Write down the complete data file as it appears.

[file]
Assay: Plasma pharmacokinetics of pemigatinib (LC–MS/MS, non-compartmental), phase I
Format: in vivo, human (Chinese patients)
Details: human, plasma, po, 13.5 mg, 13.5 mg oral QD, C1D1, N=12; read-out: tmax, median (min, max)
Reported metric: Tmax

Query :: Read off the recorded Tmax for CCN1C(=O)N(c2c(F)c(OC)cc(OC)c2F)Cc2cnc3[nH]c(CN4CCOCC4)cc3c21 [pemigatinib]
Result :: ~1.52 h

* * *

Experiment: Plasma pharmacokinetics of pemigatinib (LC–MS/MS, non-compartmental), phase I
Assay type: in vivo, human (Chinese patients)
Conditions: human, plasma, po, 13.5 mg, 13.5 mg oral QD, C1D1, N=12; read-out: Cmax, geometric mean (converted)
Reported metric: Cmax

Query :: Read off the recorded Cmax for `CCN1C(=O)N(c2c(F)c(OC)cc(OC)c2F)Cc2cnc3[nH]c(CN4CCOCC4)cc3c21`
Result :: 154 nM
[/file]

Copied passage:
Assay: Plasma pharmacokinetics of pemigatinib (LC–MS/MS, non-compartmental), phase I
Format: in vivo, human (Chinese patients)
Details: human, plasma, po, 13.5 mg, 13.5 mg oral QD, C1D1, N=12; read-out: tmax, median (min, max)
Reported metric: Tmax

Query :: Read off the recorded Tmax for CCN1C(=O)N(c2c(F)c(OC)cc(OC)c2F)Cc2cnc3[nH]c(CN4CCOCC4)cc3c21 [pemigatinib]
Result :: ~1.52 h

* * *

Experiment: Plasma pharmacokinetics of pemigatinib (LC–MS/MS, non-compartmental), phase I
Assay type: in vivo, human (Chinese patients)
Conditions: human, plasma, po, 13.5 mg, 13.5 mg oral QD, C1D1, N=12; read-out: Cmax, geometric mean (converted)
Reported metric: Cmax

Query :: Read off the recorded Cmax for `CCN1C(=O)N(c2c(F)c(OC)cc(OC)c2F)Cc2cnc3[nH]c(CN4CCOCC4)cc3c21`
Result :: 154 nM